Wrestling Reality: The Lost Art of a Manager


I am the first to admit that I am more of an old school wrestling fan. I have a vast appreciation for what got us to where we are today. And I miss some of those old school elements. In particular, I miss the presence of managers and managerial stables and I believe today’s product would be greatly enhanced by their reemergence.

Managers bring a whole other element to the storyline landscape. Back in the heyday of managers, a wrestler’s association with a top notch manager could immediately elevate the wrestler. The manager’s reputation proceeded him and the fans bought into the notion that said manager was an elite talent evaluator and that his/her guidance could bring the wrestler’s game to a whole new level. Additionally, managers actually feuded with wrestlers. So, if a wrestler and a manager have a beef, we could be treated to months of feuding, with the manager releasing his newer, bigger charges to take down his nemesis.

The model for a successful manager is quite simple. Take an annoying, conniving, well spoken nuisance and pair them with big, bad wrestlers who fight their battles for them. They interfere, they talk trash, and they ruffle the fan’s feathers. In turn, the fans love seeing managers get beat up. This is not rocket science. The best of the best all fit this mold…Bobby Heenan, Jimmy Hart, Slick, etc. The WWE’s current roster brings us a pathetic array of managers who range from undeveloped to useless to incoherent. The one unifying factor between Tony Atlas, Ranjin Singh, and Ezekiel is that nobody could care less about any of them whatsoever. The best and only current example of how a stable can benefit all involved would be La Familia. In essence, Vicki played the manager role and it took useless jobbers in Ryder, Hawkins, and Bam Neely and made them into useful upper card players via their association with Vicki. So naturally what does the WWE do to recognize this – they are in the midst of breaking them up. Fools.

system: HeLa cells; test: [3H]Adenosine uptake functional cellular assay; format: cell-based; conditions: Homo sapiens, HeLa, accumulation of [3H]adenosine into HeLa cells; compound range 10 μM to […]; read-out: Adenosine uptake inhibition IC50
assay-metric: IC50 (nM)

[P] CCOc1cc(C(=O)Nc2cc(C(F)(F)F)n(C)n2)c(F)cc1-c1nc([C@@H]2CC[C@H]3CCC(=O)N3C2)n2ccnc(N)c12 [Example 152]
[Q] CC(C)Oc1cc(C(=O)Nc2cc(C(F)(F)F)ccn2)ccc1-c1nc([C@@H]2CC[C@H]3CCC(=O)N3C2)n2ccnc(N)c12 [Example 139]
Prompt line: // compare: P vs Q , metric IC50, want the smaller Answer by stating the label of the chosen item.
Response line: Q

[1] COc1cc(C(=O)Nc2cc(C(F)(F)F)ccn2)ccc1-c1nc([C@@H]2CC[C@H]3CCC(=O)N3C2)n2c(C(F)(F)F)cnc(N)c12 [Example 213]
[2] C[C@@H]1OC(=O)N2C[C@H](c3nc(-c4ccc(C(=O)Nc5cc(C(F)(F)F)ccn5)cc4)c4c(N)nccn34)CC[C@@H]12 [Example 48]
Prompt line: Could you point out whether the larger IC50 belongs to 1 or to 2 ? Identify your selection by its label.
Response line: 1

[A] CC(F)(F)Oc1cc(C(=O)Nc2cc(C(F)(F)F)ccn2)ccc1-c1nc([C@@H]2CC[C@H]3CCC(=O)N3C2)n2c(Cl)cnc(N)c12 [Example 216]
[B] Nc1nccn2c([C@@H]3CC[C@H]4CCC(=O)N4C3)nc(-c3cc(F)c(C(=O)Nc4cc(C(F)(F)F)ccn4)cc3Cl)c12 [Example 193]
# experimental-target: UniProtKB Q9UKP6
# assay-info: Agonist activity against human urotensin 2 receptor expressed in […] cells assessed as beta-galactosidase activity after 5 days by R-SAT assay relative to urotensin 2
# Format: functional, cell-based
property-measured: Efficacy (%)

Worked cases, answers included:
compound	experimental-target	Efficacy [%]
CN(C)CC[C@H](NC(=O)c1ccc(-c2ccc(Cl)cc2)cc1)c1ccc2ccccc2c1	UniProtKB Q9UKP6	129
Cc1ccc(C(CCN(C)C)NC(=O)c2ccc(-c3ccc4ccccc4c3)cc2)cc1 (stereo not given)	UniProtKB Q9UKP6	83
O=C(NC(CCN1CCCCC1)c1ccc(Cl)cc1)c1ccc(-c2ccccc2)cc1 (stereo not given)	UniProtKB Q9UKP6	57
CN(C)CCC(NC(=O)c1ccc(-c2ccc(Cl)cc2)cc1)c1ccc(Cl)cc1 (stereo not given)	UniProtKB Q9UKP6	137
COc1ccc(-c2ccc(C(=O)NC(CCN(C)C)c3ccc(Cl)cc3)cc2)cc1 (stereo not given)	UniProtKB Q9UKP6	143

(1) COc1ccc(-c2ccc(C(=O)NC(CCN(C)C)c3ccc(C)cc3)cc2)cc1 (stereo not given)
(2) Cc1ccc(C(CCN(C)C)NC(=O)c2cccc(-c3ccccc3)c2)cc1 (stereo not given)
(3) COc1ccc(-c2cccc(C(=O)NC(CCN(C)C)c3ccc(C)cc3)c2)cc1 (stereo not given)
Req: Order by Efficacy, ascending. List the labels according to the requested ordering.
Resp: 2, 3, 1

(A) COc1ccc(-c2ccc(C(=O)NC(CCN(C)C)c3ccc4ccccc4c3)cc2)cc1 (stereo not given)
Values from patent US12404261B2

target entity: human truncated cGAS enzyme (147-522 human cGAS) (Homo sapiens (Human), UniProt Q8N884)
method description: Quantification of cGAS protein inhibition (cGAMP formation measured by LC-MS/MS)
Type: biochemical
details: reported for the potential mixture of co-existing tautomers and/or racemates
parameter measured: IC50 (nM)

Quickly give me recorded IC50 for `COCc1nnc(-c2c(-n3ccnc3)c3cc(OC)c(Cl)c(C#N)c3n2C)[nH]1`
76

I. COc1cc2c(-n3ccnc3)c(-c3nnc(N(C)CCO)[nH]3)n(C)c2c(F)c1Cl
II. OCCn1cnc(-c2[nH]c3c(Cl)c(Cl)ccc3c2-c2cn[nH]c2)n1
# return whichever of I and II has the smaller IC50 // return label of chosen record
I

So who could be used in this capacity and break out like some of the fore father’s of management? In terms of the WWE’s internal options, Matt Striker would certainly be the best bet for managerial success. As he exhibited on ECW this week, the man is both wrestling savvy and can really talk. I have touted his excellence before and I’ll say it again. I had the pleasure of working with Matt when he was first starting and I would have bet my bottom dollar he would not still be with the company. He was, in fact, too smart, too intelligent, and above the product. He was hesitant to take direction from the idiots who were giving it to him. However, ultimately he had the good sense to get with the program. I helped to produce some of his Matt Striker’s classroom pieces for .com – the guy has great mic work. And, he’s annoying to boot. I know they kinda tried this once before, but they didn’t commit to it…give him the mic, let him interfere, and let the faces kick his butt. Why is this so hard?

Regarding potential candidates from outside of the organization, I’m going to give a plug for my fellow reality TV star/wrestling aficionado, Johnny Fairplay. In the interest of full disclosure, Johnny is a friend of mine. He is also super talented guy and would be a major asset in this capacity. He is a former wrestling promotion owner, commentator, and radio talk show host. Couple that with his close association with Roddy Piper, his stint in TNA feuding with AJ Styles and hosting Xplosion, and the fact that even his wife (the equally talented Michelle Deighton of “America’s Next Top Model” fame) has a background in wrestling and you have a guy who knows his stuff. A natural born heel (or at least he plays one on TV), the fans just love to hate this guy. He’s quick-witted, a professional instigator, and folds like an accordion when he takes a bump. When I think of your prototypical heel managers like Heenan and Hart, my mind immediately shoots to Johnny, who fits the bill better than anyone out there today. Plus, he’s extremely passionate about the wrestling industry. Best of all, then we could form a reality stable with me, him, and The Miz. Hell, we could even sign David Archuleta to be our enforcer.

Point being, managers bring a lot of options and fuel to the fire. These are the types of simple changes that could be easily installed with very favorable results. However, creative would rather spend their days debating whether or not Cena should be given 15 or 17 minutes for his promo and if they should have Jericho and Michaels blowoff their feud with a respect on a pole match or a Summer Super Soaker Squirt-off. Wrestling has changed a lot over the past 20 years and much of it has been for the better. Yet, sometimes a little appreciate for the past would go a long way.

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